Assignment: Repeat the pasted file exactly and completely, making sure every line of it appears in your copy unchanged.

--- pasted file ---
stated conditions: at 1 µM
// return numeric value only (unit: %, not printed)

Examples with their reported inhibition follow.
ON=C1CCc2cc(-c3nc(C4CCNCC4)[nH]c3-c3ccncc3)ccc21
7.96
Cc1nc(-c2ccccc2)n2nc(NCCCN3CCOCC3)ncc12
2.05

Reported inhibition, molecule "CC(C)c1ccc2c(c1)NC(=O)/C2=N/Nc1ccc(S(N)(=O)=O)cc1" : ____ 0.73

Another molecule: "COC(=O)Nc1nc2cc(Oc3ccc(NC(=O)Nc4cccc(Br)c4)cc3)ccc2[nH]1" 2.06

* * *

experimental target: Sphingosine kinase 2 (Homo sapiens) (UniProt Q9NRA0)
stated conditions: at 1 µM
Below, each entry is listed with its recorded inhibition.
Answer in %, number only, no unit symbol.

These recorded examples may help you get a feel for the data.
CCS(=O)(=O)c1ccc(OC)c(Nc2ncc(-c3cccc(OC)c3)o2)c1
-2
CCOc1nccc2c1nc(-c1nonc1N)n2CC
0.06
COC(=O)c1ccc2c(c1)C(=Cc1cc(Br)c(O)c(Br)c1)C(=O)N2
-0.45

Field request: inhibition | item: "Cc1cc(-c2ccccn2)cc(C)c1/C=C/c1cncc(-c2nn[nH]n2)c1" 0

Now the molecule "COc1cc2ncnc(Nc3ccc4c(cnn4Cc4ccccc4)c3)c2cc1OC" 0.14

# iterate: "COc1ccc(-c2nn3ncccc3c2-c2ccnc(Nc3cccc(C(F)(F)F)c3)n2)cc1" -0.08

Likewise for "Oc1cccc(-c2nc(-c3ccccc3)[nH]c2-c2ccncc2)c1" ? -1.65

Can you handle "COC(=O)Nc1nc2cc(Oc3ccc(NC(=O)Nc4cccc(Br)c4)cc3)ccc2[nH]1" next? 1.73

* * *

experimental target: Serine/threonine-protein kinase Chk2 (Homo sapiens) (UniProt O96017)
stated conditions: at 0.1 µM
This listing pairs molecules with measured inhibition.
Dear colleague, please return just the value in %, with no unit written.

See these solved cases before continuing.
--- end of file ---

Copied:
stated conditions: at 1 µM
// return numeric value only (unit: %, not printed)

Examples with their reported inhibition follow.
ON=C1CCc2cc(-c3nc(C4CCNCC4)[nH]c3-c3ccncc3)ccc21
7.96
Cc1nc(-c2ccccc2)n2nc(NCCCN3CCOCC3)ncc12
2.05

Reported inhibition, molecule "CC(C)c1ccc2c(c1)NC(=O)/C2=N/Nc1ccc(S(N)(=O)=O)cc1" : ____ 0.73

Another molecule: "COC(=O)Nc1nc2cc(Oc3ccc(NC(=O)Nc4cccc(Br)c4)cc3)ccc2[nH]1" 2.06

* * *

experimental target: Sphingosine kinase 2 (Homo sapiens) (UniProt Q9NRA0)
stated conditions: at 1 µM
Below, each entry is listed with its recorded inhibition.
Answer in %, number only, no unit symbol.

These recorded examples may help you get a feel for the data.
CCS(=O)(=O)c1ccc(OC)c(Nc2ncc(-c3cccc(OC)c3)o2)c1
-2
CCOc1nccc2c1nc(-c1nonc1N)n2CC
0.06
COC(=O)c1ccc2c(c1)C(=Cc1cc(Br)c(O)c(Br)c1)C(=O)N2
-0.45

Field request: inhibition | item: "Cc1cc(-c2ccccn2)cc(C)c1/C=C/c1cncc(-c2nn[nH]n2)c1" 0

Now the molecule "COc1cc2ncnc(Nc3ccc4c(cnn4Cc4ccccc4)c3)c2cc1OC" 0.14

# iterate: "COc1ccc(-c2nn3ncccc3c2-c2ccnc(Nc3cccc(C(F)(F)F)c3)n2)cc1" -0.08

Likewise for "Oc1cccc(-c2nc(-c3ccccc3)[nH]c2-c2ccncc2)c1" ? -1.65

Can you handle "COC(=O)Nc1nc2cc(Oc3ccc(NC(=O)Nc4cccc(Br)c4)cc3)ccc2[nH]1" next? 1.73

* * *

experimental target: Serine/threonine-protein kinase Chk2 (Homo sapiens) (UniProt O96017)
stated conditions: at 0.1 µM
This listing pairs molecules with measured inhibition.
Dear colleague, please return just the value in %, with no unit written.

See these solved cases before continuing.